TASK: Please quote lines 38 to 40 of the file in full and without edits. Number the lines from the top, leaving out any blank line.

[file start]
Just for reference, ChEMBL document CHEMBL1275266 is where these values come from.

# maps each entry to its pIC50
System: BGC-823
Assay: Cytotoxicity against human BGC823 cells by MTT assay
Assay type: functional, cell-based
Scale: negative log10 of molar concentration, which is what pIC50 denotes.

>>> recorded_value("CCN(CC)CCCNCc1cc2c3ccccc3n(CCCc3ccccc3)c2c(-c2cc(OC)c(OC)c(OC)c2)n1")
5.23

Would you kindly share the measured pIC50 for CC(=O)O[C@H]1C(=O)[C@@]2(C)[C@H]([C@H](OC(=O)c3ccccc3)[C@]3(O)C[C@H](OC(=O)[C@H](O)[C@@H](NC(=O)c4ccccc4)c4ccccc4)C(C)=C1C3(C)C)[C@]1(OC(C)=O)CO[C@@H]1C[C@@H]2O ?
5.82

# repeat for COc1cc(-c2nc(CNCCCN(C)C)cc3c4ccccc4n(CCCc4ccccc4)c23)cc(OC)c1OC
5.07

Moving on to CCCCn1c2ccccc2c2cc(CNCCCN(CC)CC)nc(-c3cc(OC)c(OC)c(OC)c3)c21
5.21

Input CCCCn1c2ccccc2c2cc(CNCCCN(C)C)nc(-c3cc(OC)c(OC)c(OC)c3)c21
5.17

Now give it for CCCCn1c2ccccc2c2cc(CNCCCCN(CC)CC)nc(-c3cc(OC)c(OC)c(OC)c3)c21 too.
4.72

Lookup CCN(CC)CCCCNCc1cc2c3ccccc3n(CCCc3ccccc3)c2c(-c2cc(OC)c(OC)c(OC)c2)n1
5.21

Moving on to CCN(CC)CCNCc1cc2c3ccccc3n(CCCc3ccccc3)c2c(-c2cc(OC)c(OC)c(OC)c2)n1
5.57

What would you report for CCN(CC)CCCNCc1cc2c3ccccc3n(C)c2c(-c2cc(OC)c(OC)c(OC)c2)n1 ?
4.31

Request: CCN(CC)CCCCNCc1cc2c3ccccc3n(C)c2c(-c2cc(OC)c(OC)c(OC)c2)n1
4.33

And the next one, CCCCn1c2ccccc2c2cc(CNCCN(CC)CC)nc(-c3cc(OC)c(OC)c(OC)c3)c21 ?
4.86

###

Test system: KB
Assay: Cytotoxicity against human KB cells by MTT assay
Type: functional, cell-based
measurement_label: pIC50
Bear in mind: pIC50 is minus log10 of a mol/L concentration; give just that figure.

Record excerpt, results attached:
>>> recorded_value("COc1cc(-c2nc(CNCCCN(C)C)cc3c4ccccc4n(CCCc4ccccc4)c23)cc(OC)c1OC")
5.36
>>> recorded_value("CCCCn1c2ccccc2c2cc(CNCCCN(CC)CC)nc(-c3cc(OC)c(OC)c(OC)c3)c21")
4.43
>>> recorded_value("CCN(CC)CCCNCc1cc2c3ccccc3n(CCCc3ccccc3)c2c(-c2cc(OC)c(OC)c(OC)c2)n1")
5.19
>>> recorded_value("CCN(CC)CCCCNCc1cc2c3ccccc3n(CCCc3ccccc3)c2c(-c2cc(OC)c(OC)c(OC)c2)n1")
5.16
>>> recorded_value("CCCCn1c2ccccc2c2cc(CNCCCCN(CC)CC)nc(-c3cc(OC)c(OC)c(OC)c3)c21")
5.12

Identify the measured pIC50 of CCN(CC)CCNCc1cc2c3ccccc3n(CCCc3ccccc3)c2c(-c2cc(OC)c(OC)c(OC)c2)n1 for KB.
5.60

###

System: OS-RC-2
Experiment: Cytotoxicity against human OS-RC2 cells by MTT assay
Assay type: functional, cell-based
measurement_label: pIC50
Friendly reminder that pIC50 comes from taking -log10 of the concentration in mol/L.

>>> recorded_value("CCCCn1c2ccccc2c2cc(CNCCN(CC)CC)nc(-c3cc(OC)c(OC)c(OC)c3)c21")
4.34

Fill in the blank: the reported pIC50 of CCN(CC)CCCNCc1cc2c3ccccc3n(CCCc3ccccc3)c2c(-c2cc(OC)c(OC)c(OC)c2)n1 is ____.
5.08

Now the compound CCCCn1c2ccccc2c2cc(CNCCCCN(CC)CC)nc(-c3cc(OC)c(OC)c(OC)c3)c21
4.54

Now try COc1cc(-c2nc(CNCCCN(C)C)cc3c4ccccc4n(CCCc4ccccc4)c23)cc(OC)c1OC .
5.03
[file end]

>>> recorded_value("CCCCn1c2ccccc2c2cc(CNCCCN(CC)CC)nc(-c3cc(OC)c(OC)c(OC)c3)c21")
4.43
>>> recorded_value("CCN(CC)CCCNCc1cc2c3ccccc3n(CCCc3ccccc3)c2c(-c2cc(OC)c(OC)c(OC)c2)n1")